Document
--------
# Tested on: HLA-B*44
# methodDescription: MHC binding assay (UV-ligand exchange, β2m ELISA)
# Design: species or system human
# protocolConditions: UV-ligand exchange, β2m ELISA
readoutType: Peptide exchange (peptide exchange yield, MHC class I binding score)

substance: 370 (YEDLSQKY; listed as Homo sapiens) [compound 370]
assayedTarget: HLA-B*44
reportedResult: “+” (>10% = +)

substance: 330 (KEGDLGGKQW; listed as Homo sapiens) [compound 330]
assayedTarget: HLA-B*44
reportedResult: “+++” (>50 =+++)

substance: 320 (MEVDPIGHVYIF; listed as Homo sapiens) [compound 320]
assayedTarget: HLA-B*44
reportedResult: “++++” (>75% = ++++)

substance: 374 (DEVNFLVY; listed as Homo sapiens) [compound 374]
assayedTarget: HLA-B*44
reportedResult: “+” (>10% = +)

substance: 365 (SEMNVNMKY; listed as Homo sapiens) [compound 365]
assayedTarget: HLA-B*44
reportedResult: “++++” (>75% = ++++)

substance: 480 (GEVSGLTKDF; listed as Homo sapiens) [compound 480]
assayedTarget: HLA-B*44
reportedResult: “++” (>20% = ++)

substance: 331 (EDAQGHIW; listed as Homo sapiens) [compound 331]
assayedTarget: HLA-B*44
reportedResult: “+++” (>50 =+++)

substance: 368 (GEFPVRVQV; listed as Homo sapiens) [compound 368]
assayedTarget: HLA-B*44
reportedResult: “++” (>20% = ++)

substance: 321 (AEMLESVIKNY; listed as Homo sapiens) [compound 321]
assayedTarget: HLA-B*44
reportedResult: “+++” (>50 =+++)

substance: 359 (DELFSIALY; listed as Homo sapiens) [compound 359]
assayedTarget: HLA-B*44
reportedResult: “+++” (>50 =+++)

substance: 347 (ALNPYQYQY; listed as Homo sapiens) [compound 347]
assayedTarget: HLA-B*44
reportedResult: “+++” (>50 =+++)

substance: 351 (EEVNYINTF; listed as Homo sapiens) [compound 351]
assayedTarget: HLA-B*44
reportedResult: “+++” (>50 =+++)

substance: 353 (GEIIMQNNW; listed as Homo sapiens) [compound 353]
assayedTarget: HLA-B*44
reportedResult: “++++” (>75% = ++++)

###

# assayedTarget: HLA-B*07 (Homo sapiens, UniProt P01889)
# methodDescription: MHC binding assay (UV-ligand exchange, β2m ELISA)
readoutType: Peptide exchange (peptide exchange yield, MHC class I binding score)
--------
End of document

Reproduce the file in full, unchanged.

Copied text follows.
# Tested on: HLA-B*44
# methodDescription: MHC binding assay (UV-ligand exchange, β2m ELISA)
# Design: species or system human
# protocolConditions: UV-ligand exchange, β2m ELISA
readoutType: Peptide exchange (peptide exchange yield, MHC class I binding score)

substance: 370 (YEDLSQKY; listed as Homo sapiens) [compound 370]
assayedTarget: HLA-B*44
reportedResult: “+” (>10% = +)

substance: 330 (KEGDLGGKQW; listed as Homo sapiens) [compound 330]
assayedTarget: HLA-B*44
reportedResult: “+++” (>50 =+++)

substance: 320 (MEVDPIGHVYIF; listed as Homo sapiens) [compound 320]
assayedTarget: HLA-B*44
reportedResult: “++++” (>75% = ++++)

substance: 374 (DEVNFLVY; listed as Homo sapiens) [compound 374]
assayedTarget: HLA-B*44
reportedResult: “+” (>10% = +)

substance: 365 (SEMNVNMKY; listed as Homo sapiens) [compound 365]
assayedTarget: HLA-B*44
reportedResult: “++++” (>75% = ++++)

substance: 480 (GEVSGLTKDF; listed as Homo sapiens) [compound 480]
assayedTarget: HLA-B*44
reportedResult: “++” (>20% = ++)

substance: 331 (EDAQGHIW; listed as Homo sapiens) [compound 331]
assayedTarget: HLA-B*44
reportedResult: “+++” (>50 =+++)

substance: 368 (GEFPVRVQV; listed as Homo sapiens) [compound 368]
assayedTarget: HLA-B*44
reportedResult: “++” (>20% = ++)

substance: 321 (AEMLESVIKNY; listed as Homo sapiens) [compound 321]
assayedTarget: HLA-B*44
reportedResult: “+++” (>50 =+++)

substance: 359 (DELFSIALY; listed as Homo sapiens) [compound 359]
assayedTarget: HLA-B*44
reportedResult: “+++” (>50 =+++)

substance: 347 (ALNPYQYQY; listed as Homo sapiens) [compound 347]
assayedTarget: HLA-B*44
reportedResult: “+++” (>50 =+++)

substance: 351 (EEVNYINTF; listed as Homo sapiens) [compound 351]
assayedTarget: HLA-B*44
reportedResult: “+++” (>50 =+++)

substance: 353 (GEIIMQNNW; listed as Homo sapiens) [compound 353]
assayedTarget: HLA-B*44
reportedResult: “++++” (>75% = ++++)

###

# assayedTarget: HLA-B*07 (Homo sapiens, UniProt P01889)
# methodDescription: MHC binding assay (UV-ligand exchange, β2m ELISA)
readoutType: Peptide exchange (peptide exchange yield, MHC class I binding score)